Cross-Border Data: Should Data be Barricaded?
Data has become a ubiquitous commodity in today's world, the importance of which is felt by companies, consumers, and countries alike. In the last two decades, the global technological race has pushed businesses to go international, propelling the movement of data between servers across national borders.
The expanding customer base and widening supply chain also require a global workforce and infrastructure for international operations. Moreover, technologies like cloud computing, IoT, and data analytics have also brought in an upsurge in the collection and transfer of data.
With globalization becoming a necessity in the information industry, cross-border data flow is essential and unavoidable in today's technological landscape. Though this movement of data across borders is essential for businesses and consumers, it has also raised concerns around data privacy and security.
This was highlighted in the July 2020 Schrems II judgment by the CJEU that deemed the transfer of personal data by EU companies to the US-based on the EU-US Privacy Shield framework as illegal. The ruling invalidated the Privacy Shield, citing potential interference from US surveillance agencies. As a result, companies performing cross-border data transfers based on standard contract clauses (SCCs) will be subject to stricter requirements around data protection.
In such a regulatory environment, companies need to be extremely vigilant around the laws and stipulations related to data in all the countries they operate. Regulations like the EU's General Data Protection Regulation (GDPR), Personal Information Protection and Electronic Documents Act (PIPEDA), and the California Data Privacy Act (CCPA), among others, have made companies refine their strategy around cross-border data.
To restrict the increasing amount of cross-border data flows, governments are introducing laws and regulations for companies to follow the approach of data localization.
What is Data Localization?
Data localization limits the flow of data within the geographic borders of the country where the data was created. It can include restricting, controlling, or banning the international transfer of data with the objective to safeguard citizen information.
Seamless transfer of data provides uninterrupted access to information and services irrespective of the user's location. Restricting the movement of data introduces major challenges for businesses across segments, including international commerce, technology, health and safety, and organizations (typically non-profits) focused on social welfare, etc.
Several countries have implemented data localization laws in the past couple of years, and many are likely to follow suit. In 2016, China enacted its Cybersecurity Law that mandates operators and businesses dealing with critical information infrastructure to store personal information and important data in China. Similarly, Russia's Federal Law No. 242-FZ, which came into effect in 2015, requires entities with Russian customers to physically store their data within Russia.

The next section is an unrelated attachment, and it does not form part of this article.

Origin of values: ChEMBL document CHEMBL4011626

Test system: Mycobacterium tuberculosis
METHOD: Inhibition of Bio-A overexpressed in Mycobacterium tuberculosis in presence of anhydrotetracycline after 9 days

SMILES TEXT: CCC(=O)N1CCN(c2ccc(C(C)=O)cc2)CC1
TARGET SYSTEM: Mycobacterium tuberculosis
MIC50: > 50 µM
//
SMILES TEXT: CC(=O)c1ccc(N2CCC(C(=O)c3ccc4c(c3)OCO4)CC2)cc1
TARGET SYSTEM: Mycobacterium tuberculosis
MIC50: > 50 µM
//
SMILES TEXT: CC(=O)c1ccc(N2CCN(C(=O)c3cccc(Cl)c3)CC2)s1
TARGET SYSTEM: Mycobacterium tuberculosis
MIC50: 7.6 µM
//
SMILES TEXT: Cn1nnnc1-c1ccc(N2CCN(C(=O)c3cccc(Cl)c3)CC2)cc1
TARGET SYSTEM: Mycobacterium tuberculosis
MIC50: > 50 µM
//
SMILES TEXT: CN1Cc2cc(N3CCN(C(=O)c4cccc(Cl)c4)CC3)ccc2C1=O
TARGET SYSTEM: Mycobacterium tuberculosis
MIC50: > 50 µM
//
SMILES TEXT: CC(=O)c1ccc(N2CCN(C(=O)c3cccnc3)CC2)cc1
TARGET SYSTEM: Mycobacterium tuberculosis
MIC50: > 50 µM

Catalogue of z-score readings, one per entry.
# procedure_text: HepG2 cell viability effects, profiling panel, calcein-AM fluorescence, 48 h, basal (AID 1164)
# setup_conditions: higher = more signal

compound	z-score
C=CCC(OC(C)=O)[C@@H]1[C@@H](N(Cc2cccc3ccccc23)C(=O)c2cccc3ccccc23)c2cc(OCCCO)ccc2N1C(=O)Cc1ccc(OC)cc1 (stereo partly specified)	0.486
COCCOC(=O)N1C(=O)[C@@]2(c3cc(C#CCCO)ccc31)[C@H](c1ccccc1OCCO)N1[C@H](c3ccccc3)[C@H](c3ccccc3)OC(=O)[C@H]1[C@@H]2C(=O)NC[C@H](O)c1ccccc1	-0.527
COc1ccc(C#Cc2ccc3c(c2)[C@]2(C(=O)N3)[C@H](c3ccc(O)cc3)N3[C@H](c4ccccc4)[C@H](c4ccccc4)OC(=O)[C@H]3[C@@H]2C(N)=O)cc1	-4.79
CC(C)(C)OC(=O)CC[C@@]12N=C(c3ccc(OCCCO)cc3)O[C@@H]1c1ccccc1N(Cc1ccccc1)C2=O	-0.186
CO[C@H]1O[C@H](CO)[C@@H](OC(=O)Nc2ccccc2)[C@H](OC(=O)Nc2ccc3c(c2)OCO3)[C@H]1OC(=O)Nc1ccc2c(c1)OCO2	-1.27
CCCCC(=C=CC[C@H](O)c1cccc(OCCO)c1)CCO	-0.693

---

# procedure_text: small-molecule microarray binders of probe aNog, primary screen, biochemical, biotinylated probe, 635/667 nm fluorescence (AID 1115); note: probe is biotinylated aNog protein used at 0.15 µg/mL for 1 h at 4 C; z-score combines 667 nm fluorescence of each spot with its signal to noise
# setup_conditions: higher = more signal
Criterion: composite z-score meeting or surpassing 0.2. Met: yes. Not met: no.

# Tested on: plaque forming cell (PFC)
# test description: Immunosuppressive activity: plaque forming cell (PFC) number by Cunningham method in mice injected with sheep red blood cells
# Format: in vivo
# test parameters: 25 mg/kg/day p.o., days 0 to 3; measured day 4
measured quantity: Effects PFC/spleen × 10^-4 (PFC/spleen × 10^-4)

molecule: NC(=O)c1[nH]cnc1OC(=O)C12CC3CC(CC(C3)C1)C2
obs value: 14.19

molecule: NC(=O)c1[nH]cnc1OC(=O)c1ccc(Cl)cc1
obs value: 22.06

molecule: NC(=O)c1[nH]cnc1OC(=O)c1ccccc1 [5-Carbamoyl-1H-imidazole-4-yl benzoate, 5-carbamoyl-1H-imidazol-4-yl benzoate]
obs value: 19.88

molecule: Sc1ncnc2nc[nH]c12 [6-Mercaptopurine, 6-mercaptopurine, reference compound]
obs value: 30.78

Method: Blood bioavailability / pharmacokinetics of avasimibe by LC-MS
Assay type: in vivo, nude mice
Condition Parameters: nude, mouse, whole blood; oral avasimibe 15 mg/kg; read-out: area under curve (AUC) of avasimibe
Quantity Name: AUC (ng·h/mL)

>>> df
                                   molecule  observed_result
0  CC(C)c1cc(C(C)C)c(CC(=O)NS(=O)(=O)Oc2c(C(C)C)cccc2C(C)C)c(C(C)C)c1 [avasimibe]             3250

Data localization laws can compel businesses to process the data locally, store a copy of the data locally, or seek additional consent for data transfer requests. These stipulations can put foreign companies at a disadvantage as they make the data transfer harder and add to the overall capital. Even a small and solely internet-based company will have to develop the necessary infrastructure to meet that region's data regulations, which is especially challenging.
The EU regulations have galvanized several countries into enforcing similar laws, the violation of which can negatively impact one's business. This is reflected in the case of India's decision to bar American Express and Diners Club International from adding new domestic customers from May 1. India's 'Storage of Payment System Data' directive mandates payment system providers to store data related to transactions, payments, instructions, and customer information in systems within India.
Similar lapses can hamper the company's operations, resulting in significant loss of time and money. Having an effective governance program can help you understand and be compliant with the regional laws and regulations.
In light of the EU regulations, organizations are expected to adopt the latest and more robust techniques to meet the existing and upcoming guidelines around data localization.
Several tech giants are embracing an encrypt-everything strategy. Employing a crypto-agile network will provide protection and security for all the data being transmitted across the internet while also being compliant with regional laws and statutes.
Data encryption is more than essential right now, considering the hybrid workplace and remote working models, which make it difficult to keep sensitive data under the company's control and within regional borders. Moreover, employees using external devices and third-party web applications bring new challenges in protecting data and preventing data loss.